THE MOLECULAR DIFFUSIVE RATE OF CHANGE OF COMPOSITION IN THE ATMOSPHERE

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  • 1 University of Alaska
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Abstract

The atmosphere appears to be (within narrow limits) uniform in composition, as regards its permanent constituents, up to a height of at least 60 kilometers. The vertical variations of pressure and temperature produce relative motion of the different constituents by molecular diffusion ; these diffusive fluxes are calculated for an atmosphere uniformly mixed up to 80 km, and with the temperature distribution given by the Rocket Panel (1953). The downward pressure-diffusion flux of the heavier particles far exceeds the thermal-diffusion flux. But the rate at which molecular diffusion tends relatively to enrich or deplete any constituent at any height is proportional to the gradient of these fluxes, and in this respect the influence of thermal diffusion is comparable with that of pressure diffusion. It is inferred that if convection suddenly ceased throughout the atmosphere, at the outset the O2 concentration would increase, and the He concentration would decrease at about 80 km. The rates of enrichment or depletion even at this level, however, are so small, compared to the total density there, that a period of many months of rest would be needed to bring about appreciable changes of composition. Some other aspects of atmospheric diffusion are also discussed briefly.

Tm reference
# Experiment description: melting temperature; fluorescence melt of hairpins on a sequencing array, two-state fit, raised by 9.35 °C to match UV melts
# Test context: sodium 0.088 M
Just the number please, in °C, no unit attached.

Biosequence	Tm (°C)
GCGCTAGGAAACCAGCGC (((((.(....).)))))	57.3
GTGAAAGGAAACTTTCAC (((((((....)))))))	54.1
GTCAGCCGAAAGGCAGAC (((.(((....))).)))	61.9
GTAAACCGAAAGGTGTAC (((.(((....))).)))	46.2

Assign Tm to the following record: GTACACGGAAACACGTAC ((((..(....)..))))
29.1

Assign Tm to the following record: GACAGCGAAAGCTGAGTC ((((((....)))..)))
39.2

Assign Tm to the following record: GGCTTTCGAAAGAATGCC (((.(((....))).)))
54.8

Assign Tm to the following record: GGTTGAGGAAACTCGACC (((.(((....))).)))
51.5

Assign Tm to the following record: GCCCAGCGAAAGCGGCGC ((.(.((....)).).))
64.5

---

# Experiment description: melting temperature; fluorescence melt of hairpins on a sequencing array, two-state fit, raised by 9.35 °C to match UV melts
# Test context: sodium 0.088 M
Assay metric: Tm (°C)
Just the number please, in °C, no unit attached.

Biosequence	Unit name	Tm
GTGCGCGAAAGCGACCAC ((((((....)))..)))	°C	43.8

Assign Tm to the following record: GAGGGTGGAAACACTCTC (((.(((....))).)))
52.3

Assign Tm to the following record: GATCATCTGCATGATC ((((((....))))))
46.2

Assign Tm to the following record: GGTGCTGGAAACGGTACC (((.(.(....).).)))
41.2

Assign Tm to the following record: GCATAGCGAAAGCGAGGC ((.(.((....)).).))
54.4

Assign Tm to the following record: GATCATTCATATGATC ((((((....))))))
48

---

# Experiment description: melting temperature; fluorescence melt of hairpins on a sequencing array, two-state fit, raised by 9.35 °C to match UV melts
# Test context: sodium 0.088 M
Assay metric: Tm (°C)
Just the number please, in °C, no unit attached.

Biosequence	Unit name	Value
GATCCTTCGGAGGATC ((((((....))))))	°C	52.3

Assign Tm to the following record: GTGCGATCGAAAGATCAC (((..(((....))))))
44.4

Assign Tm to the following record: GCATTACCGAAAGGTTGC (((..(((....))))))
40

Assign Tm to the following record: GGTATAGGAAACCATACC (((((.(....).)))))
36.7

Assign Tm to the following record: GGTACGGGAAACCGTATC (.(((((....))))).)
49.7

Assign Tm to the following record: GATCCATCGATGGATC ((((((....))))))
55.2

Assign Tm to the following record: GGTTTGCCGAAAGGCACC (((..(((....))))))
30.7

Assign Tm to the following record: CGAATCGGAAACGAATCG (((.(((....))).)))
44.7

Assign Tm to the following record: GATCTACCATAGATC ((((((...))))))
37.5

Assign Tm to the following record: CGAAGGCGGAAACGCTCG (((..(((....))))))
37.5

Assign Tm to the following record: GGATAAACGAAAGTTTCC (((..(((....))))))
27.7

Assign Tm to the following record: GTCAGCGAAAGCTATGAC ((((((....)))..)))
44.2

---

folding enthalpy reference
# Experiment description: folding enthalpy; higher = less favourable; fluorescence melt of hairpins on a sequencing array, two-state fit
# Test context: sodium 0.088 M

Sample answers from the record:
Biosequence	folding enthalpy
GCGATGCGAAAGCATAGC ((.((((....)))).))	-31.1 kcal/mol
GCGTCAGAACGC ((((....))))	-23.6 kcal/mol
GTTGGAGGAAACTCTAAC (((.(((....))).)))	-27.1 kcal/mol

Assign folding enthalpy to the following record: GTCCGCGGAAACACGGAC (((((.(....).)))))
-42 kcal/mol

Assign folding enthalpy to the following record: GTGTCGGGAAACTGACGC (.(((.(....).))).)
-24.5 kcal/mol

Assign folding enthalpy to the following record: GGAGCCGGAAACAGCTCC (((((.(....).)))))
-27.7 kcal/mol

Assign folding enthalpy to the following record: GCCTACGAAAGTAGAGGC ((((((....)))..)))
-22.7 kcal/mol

Abstract

The atmosphere appears to be (within narrow limits) uniform in composition, as regards its permanent constituents, up to a height of at least 60 kilometers. The vertical variations of pressure and temperature produce relative motion of the different constituents by molecular diffusion ; these diffusive fluxes are calculated for an atmosphere uniformly mixed up to 80 km, and with the temperature distribution given by the Rocket Panel (1953). The downward pressure-diffusion flux of the heavier particles far exceeds the thermal-diffusion flux. But the rate at which molecular diffusion tends relatively to enrich or deplete any constituent at any height is proportional to the gradient of these fluxes, and in this respect the influence of thermal diffusion is comparable with that of pressure diffusion. It is inferred that if convection suddenly ceased throughout the atmosphere, at the outset the O2 concentration would increase, and the He concentration would decrease at about 80 km. The rates of enrichment or depletion even at this level, however, are so small, compared to the total density there, that a period of many months of rest would be needed to bring about appreciable changes of composition. Some other aspects of atmospheric diffusion are also discussed briefly.

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